Chance Mock

From Wikipedia, the free encyclopedia
Jump to: navigation, search
Chance Mock
No. 5
Position: Quarterback
Personal information
Date of birth: (1981-12-10) December 10, 1981 (age 35)
Place of birth: Lubbock, Texas
Height: 6 ft 3 in (1.91 m)
Weight: 235 lb (107 kg)
Career information
High school: The Woodlands (TX)
College: Texas
Undrafted: 2004
Career history
Career Arena statistics
Completions-Attempts: 4-7
Passing Yards: 33
TD-INT: 1-0
Rushing Yards: 12
Rushing Tds: 4
Player stats at

Chance Mock is a former American football quarterback who played college football for the University of Texas and played professionally for the Austin Wranglers in the Arena Football League. Mock was an announcer for the Wranglers, before they folded in 2008. As a Longhorn, he threw for over 1500 yards with only 2 interceptions and still holds the record for lowest interception ratio in a season.

High school career[edit]

Chance Mock attended The Woodlands High School in Houston, Texas, where he was a Parade All-American in 2000. Mock ranked number 9 on the Austin American-Statesman's College Football Recruiting Fab 55 for 2000, committing to The University of Texas at Austin that year.

College career[edit]

Mock redshirted his first year and then was a backup quarterback for two years behind Chris Simms and Major Applewhite and during that time threw only eight passes. He entered spring practice in a battle for the starting job with redshirt freshman Vince Young, but after a spectacular spring game was named the starter.[1]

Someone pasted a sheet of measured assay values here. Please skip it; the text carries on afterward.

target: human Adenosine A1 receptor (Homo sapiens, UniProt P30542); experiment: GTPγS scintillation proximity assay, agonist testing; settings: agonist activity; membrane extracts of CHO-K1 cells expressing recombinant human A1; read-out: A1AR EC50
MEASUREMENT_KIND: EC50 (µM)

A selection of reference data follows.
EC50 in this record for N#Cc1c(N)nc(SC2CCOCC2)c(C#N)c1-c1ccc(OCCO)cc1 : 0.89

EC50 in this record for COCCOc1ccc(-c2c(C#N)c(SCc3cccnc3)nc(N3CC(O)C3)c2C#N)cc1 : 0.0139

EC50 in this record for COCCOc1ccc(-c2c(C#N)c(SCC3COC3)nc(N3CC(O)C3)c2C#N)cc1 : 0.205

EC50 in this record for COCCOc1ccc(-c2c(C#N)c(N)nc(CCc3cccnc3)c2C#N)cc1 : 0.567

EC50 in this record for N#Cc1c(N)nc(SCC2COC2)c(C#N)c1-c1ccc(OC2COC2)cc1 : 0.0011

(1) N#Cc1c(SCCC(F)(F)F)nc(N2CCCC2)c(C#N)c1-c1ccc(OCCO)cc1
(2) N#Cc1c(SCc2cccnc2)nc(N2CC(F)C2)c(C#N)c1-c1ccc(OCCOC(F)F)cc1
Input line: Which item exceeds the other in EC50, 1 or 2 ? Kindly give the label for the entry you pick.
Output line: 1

He started the first 6 games of the 2003 season, leading the Longhorns to a 4-2 record. That included a loss, at home, against unranked Arkansas in which Mock played arguably his best game, throwing for 264 yards and 3 touchdowns with no interceptions and one fumble, but it was not enough to overcome errors on special team and poor defensive play.[2] In the win over #16 Kansas State, Mock played well in the first half, but was ineffective in the second, and Young led Texas to score 10 points on his two drives, including scoring the game-winning touchdown.[3] Against #1 Oklahoma the following week, Mock was named the starter late, but Young came in on the second drive and saw the majority of play. Following that loss, Young took over as the starter, primarily because coaches felt that the poor play of the offensive line necessitated a more mobile quarterback.[4] He alternated time with Young after that, providing a very accurate classic drop-back threat to complement Vince Young's scrambling abilities. With Young under center, Texas reeled off 6 straight wins including dominating victories over #9 Nebraska, #21 Oklahoma State and on the road against Texas A&M. Mock played little in most of those games, but against Texas Tech, when the offense sputtered in the 4th quarter, he came off the bench with two minutes left to engineer an 86-yard game-winning touchdown drive.[5] After #5 Texas was denied a BCS game due to a controversial rule limiting each conference to only two BCS berths, they found themselves instead in the Holiday Bowl against #13 Washington State. Young played a below par game, and Texas found themselves behind 20-10 in the third quarter when Mock, who had set up three of Texas' points on one of his two series in the first half, took over. He rallied the Longhorns to within one score and had them on Washington State's 11 yard line, when a blitz and sack turned into a fumble and Texas came up short.[6]